14 Knuckles: The Bad Domme

14 Knuckles is a series about a scorpio femme of color fucking their way through power dynamics, boundaries, and caregiving, as an exploration of who she is and how she relates to others.

When I walked into Ships in the Night, a QTPOC dance party in Oakland, I was looking to get fucked. I’d just broken up with someone I’d later name as emotionally and sexually abusive but who, at the time, I was completely heartbroken over. I couldn’t let the last fingers that grazed my pussy be theirs, I wanted those cells to be scraped away by someone new, someone who hadn’t hurt me.

Before I’d come to the party, I’d intentionally left my phone at my friend’s place and dipped the edge of my pinky into a microdose of molly. Now on a dim, red-lit dance floor, strobe lights bouncing off my glasses, I was surrounded by babes. I rarely go to bars; the people and the lights and the energy flying around tends to be too much stimulation. Now, though, I knew my purpose: I wanted someone to finger me in one of the booths, I wanted to make out in a bathroom stall, I wanted to be the queer, single, slut that I’d never been.

Now, though, I knew my purpose: I wanted someone to finger me in one of the booths, I wanted to make out in a bathroom stall, I wanted to be the queer, single, slut that I’d never been.

I saw a girl staring at me. Her long, straight black hair flew out from the sides of her backwards-baseball cap. As soon as she caught me staring back, her eyes widened and she walked away. I wandered the club with my friend and saw her talking to someone else at the bar downstairs. She moved with an ease and grace that only West Coast East Asians have, a fucking cool that comes from being surrounded by people like you — the same kind of cool that my ex had. I assumed she was dating the girl she was talking to, but as I walked by, shot a look her way.

Upstairs, I danced with my friend. When we took a break, I saw her staring again. This time, I waved. She pointed to herself and gave me a quizzical look like, “Who, me?” I made a “come on over” motion with my first finger and she shook her head, but then pointed at me and motioned for me to come there. I shrugged, walked straight up to her, and shouted into her ear, “So why are you staring?”

She laughed and turned away. “It’s that obvious, huh?” I nodded and smiled. “You’re really hot.”

It was less than a minute before I knew her job, a nurse like me, her three major star signs, and that she liked my tits. It took five minutes for us to start kissing, ten for me to get on her lap in a booth. I wanted her to fuck me right there; she wanted to take me home. She asked key questions that made me trust her: “How high or drunk are you?” and, “Who are you with? I want to make sure someone knows where you’re going.” We found my friend, they exchanged numbers, and I got in her car.

By the time we got to her bed, the cool that I’d seen had dissipated. She was awkward and repeated that she never went to clubs, never brought girls home. Forward-ass femme that I was, I interpreted that shyness as an opportunity to initiate. My technique didn’t quite work, though — she wanted to review my STD history and sexual activity, she wanted to know my triggers.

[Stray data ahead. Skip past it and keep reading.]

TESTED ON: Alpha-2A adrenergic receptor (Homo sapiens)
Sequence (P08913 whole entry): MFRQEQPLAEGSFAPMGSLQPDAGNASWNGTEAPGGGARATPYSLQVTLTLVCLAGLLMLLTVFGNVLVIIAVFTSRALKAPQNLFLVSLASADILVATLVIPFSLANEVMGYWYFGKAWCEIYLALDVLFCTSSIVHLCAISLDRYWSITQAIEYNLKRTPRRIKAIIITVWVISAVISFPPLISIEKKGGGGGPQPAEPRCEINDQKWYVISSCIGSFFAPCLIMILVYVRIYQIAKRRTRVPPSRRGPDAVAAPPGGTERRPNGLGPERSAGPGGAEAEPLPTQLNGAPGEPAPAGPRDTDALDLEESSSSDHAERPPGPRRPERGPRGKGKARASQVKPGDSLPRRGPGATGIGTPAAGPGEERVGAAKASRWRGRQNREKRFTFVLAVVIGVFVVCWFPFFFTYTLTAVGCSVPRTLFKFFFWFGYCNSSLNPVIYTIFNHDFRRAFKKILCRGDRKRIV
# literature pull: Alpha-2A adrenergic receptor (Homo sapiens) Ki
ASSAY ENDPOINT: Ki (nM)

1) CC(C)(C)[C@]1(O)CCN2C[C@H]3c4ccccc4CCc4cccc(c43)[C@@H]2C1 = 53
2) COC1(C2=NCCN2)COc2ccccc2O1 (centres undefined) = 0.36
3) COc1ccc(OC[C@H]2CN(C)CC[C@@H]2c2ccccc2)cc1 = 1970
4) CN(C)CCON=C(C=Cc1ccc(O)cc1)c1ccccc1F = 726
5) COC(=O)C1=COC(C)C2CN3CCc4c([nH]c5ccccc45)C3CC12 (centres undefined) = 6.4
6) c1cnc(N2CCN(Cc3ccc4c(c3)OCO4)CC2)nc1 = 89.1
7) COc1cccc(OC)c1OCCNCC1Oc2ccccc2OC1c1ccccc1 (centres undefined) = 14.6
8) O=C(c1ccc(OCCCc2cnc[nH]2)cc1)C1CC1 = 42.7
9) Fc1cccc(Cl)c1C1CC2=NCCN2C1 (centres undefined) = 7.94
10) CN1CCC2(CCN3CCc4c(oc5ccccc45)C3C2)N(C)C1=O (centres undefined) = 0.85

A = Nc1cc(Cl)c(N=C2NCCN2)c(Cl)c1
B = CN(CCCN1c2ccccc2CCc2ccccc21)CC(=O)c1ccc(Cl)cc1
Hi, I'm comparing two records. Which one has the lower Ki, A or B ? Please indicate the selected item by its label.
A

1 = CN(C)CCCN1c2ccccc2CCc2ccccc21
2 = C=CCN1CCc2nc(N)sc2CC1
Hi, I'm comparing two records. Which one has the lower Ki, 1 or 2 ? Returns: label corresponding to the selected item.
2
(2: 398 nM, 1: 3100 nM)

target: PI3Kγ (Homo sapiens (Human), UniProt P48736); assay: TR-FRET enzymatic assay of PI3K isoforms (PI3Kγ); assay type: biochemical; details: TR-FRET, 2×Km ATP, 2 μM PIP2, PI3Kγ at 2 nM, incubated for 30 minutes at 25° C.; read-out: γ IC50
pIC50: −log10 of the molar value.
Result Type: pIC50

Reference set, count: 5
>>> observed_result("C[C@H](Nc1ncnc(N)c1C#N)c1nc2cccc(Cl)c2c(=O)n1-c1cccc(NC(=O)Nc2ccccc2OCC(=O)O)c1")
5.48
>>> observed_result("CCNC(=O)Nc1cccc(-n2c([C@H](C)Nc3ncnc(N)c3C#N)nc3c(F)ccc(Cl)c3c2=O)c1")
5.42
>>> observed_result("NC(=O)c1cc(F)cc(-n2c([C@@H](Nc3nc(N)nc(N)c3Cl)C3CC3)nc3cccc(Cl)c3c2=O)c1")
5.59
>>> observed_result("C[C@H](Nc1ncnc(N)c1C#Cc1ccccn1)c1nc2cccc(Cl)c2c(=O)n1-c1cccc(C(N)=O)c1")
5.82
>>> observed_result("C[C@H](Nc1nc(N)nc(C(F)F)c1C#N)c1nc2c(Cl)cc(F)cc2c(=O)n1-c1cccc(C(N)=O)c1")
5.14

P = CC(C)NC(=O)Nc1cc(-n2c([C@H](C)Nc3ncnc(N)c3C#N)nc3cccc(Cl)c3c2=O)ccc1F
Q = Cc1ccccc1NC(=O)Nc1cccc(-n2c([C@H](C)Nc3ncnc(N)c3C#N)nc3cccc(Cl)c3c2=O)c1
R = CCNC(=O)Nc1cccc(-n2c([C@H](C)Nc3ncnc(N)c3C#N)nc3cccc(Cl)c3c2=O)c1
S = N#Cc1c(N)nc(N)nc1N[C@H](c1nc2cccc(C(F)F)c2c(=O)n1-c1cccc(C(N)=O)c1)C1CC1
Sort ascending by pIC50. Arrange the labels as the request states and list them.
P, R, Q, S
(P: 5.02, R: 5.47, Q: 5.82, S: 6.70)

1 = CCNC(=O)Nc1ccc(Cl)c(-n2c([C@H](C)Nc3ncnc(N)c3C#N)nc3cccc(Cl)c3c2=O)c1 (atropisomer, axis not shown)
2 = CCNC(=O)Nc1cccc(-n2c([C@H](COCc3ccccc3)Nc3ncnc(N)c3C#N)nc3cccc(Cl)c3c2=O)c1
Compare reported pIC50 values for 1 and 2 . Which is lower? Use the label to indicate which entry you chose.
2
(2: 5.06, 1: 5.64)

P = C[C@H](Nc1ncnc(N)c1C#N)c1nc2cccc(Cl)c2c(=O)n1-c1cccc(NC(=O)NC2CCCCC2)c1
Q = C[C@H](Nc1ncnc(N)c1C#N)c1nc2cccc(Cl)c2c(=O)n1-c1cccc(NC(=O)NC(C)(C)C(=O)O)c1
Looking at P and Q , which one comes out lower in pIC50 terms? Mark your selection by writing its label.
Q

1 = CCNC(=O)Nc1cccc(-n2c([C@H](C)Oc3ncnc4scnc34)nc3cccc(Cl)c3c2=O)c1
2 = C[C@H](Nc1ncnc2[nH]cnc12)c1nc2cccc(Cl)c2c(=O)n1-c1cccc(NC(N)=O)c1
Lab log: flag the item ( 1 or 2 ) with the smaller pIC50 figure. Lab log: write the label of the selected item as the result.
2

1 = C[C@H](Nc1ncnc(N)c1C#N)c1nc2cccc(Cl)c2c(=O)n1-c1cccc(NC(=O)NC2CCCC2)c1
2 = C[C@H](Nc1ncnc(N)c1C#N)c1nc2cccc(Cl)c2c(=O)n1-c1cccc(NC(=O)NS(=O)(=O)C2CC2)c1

A week out of a relationship that had been so abusive, this was hot. Like, yes, daddy, make me wait so we can find out how to respect both my and your boundaries. We made out in-between questions, clothes came off, and by the time her fingers grazed just below my clit, I was soaking.

“So, you seem a little too comfortable,” she said. “I want to get you out of your comfort zone.”

I grinned. This is what I’m here for, I thought. “What do you want to do me?” I whispered, tilting my chin up at her earnestly.

“I want to tie you up,” she said.

I retracted instantly. Of course she does, everyone wants to tie a Scorpio up. “Yeah, no, I don’t want to do that.” I explained — I’d only done that with certain people, every time I’d cried and it was an incredibly emotional experience, and she was literally a stranger. I had no reason to trust her with that level of vulnerability.

She kept her finger just below my clit. “Has anyone ever touched this spot while you’re falling asleep?”

“No,” I said, annoyed. “I just want to fuck, I’m not going to sleep here.”

“Well, it’s nice. You wake up so ready to go. I think you’re just too comfortable and you could really use getting tied up.”

This went on for over an hour — her asking to tie me up, me becoming increasingly frustrated and repeating, “It’s a hard no.”

I didn’t leave, though. Desperation, loneliness, and boredom are never the best reasons to engage sexually—it’s scarcity by another name—and because I didn’t want to leave my previous relationship damaged, closed off, or traumatized (read: I was all three), I was willing to put up with the kind of boundary-pushing that I hadn’t even started recovering from.

So, when she finally set her fingers against my clit, I hate-humped her until I came.

So, when she finally set her fingers against my clit, I hate-humped her until I came. Since I’d been there for over an hour of being teased and pushed in extremely not-sexy ways, it was now four in the morning and I wanted to go home. I asked her to order me a Lyft, since I didn’t have my phone.

“Well, I don’t have Lyft or Uber. I uninstalled them and I don’t want to go through the set-up process again. But, if you let me tie you up, I’ll drive you home.”


“Well if you stay the night, maybe I could tie you up in the morning and drive you home.”